In another aspect of the present invention provides an herbal composition for treating subjects having infection, such as for example, HIV or AIDS. The herbal composition consists essentially of extracts of abyssinica and Clutia robusta, and optionally one or more of the following: Prunus africana, Croton macrostachyus, Acacia nilotica, Rhamnus prinoides, Adenia gummifera, Asparagus africanus, Anthocleista grandiflora, Plantago palmata, Clematis hirsuta, Ekebergia capensis, Bersama abyssinica, and Periploca linearifolia. In one embodiment, the herbal composition of the invention is prepared from purified alkaloid compounds obtained from aqueous extracts.

In another aspect of the present invention a method is provided for treating subjects having infection, such as for example, HIV or AIDS. Subjects are administered an effective amount of a herbal composition consisting essentially of extracts of abyssinica and Clutia robusta, and optionally the extract of one or more of the following: Prunus africana, Croton macrostachyus, Acacia nilotica, Rhamnus prinoides, Adenia gummifera, Asparagus africanus, Anthocleista grandiflora, Plantago palmata, Clematis hirsuta, Ekebergia capensis, Bersama abyssinica, and Periploca linearifolia, in doses based on subjects' body weights. In other embodiments the herbal composition of the invention is prepared from purified alkaloid compounds obtained from the aqueous extracts. The herbal compositions can be administered at least once a day. In other embodiments, the herbal composition can be administered twice or three times daily, based upon the health of the subject. In other embodiments, the composition may be administered as a beverage, capsule, tablet, powder, candy, gel, nutritional product or pharmaceutical product.

DETAILED DESCRIPTION OF THE INVENTION

The present invention relates to the discovery that combinations of extracts from plants native to Kenya can be used in the treatment of infection, such as for example, HIV and AIDS. Herbal compositions prepared from combinations of the extracts of the following: the roots of abyssinica and Clutia robusta, Rhamnus prinoides, Adenia gummifera, Asparagus africanus, Clematis hirsuta, and Periploca linearifolia, the stem bark of Ekebergia capensis, Bersama abyssinica, Prunus africana, Croton macrostachyus, Acacia nilotica, and Anthocleista grandiflora, and the whole plant of Plantago palmata have been shown to be particularly effective in improving the health of infected subjects. Specifically, herbal compositions of the present invention are particularly well suited for the treatment of infectious diseases including HIV.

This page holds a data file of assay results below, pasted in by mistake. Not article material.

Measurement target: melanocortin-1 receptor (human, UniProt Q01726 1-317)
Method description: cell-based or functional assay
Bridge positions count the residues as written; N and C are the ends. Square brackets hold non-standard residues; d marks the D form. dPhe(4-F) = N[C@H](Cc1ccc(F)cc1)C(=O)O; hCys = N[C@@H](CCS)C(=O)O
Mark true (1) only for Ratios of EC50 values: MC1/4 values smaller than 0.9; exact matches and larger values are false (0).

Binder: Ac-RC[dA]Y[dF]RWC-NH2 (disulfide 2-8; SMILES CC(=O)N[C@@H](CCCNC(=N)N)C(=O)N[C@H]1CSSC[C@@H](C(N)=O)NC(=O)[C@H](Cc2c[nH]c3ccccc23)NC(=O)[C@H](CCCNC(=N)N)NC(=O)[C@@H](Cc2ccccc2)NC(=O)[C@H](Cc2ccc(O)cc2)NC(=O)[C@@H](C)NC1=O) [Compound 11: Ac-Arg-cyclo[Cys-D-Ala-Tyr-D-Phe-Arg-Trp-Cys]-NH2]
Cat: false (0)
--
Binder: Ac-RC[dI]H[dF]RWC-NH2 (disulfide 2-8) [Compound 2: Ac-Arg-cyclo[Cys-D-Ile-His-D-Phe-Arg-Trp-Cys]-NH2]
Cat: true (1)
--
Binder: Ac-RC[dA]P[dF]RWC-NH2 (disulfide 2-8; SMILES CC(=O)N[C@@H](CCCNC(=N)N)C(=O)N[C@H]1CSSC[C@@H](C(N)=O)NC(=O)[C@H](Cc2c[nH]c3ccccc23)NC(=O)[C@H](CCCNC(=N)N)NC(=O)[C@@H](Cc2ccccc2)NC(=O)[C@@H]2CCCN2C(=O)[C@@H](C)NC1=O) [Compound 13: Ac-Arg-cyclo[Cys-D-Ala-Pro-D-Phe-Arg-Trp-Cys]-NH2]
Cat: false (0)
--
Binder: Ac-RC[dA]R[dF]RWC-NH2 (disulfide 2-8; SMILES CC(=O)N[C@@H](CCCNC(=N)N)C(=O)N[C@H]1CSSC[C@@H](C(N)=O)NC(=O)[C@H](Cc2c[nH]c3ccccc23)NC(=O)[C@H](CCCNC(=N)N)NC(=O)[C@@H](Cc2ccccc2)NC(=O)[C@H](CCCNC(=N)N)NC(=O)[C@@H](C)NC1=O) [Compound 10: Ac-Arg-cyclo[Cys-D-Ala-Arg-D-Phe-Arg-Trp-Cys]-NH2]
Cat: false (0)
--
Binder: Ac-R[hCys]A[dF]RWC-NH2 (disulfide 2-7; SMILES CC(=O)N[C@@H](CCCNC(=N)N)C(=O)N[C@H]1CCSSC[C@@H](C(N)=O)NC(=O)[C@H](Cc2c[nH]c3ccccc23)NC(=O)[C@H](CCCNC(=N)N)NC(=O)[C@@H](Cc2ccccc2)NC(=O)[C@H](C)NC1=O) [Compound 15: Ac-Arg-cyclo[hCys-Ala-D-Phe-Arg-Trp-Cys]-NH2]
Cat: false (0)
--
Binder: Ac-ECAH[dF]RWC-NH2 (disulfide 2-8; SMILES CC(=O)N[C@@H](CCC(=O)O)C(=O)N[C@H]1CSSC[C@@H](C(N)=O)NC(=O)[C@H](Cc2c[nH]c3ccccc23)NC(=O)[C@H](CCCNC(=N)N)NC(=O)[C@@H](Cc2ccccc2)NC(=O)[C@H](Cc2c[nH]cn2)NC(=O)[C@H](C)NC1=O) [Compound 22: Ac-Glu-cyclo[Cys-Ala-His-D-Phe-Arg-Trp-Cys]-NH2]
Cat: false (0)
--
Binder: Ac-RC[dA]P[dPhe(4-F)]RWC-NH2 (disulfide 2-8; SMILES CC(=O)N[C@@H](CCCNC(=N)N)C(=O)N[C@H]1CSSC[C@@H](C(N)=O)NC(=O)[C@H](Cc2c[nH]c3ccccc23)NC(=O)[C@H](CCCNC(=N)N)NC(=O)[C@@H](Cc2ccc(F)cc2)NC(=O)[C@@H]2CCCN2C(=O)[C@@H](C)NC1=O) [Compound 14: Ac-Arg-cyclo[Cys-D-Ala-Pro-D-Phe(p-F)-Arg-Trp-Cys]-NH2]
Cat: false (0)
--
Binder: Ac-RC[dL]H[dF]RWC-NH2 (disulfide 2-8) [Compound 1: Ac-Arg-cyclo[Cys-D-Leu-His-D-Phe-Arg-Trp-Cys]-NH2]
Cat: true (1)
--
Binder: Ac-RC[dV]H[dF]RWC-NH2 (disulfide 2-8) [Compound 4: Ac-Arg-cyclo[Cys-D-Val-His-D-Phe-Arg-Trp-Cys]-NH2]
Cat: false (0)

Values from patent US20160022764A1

Compositions of the invention can be prepared from plant material collected from the Mau Forest Complex in Western Kenya. Herbal compositions prepared from aqueous extractions and purified extracts of plants from this region of Kenya exhibit increased potency in the treatment of infectious diseases. The Mau Forest Complex is located at 0.degree. 30' South, 35.degree. 20' East and in the Rift Valley Province, and spans four Kenyan administrative districts: Narok, Nakuru, Bomet and Kericho. Mean annual rainfall varies from 1000 to 1500 mm with peaks in April and August. The rainfall pattern at the western flanks is governed by the moist monsoon winds from the Indian Ocean and dry winds from the Great Rift Valley. The western flanks of the Mau Forest Complex are influenced by the Lake Victoria macroclimatic region and are generally wetter with annual rainfall greater than 2000 mm and more evenly distributed. Mean annual temperatures for the Mau Forest Complex range from 12-16.degree. C. The soil of the Mau Forest Complex is rich volcanic loam having a pH between 3.8-5.8.

The vegetational pattern follows an altitudinal gradient with local topographical ecolines. The closed canopy moist mountain forest at lower altitudes becomes increasingly intermixed with bamboo from 2200 m onwards. Between 2300 and 2500 m, pure bamboo (Arundinaria alpina) swards are found. Above 2500 m this gives way to mixed bamboo/tree stands, both associated with grass clearings that usually represent a sub-climax resulting from burning and cutting of bamboo. A marginal type of mountain sclerophyll forest, wherein the plants generally have hard leaves to prevent wilting during dry conditions, occupies the highest altitudes of the Mau complex.

Plants in the Western flank of the Mau Forest Complex have shown the highest potency for the herbal compositions. Plants growing in the Western flank, (which is generally a high rainfall, high altitude region), have fewer environmental stresses. It is therefore possible that plants of the Western flank have more biosynthetic pathways, which may in turn lead to the production of a greater number of diverse compounds, which may in turn explain the greater potency of plants from the Western flank (as compared to other regions of the Mau Forest Complex). Alternatively, the greater potency plant extracts from the Western flank plants may be a result of a greater variety and number of alkaloids and other compounds in the plant extracts, such that the combined effect is greater than the sum of their individual effects.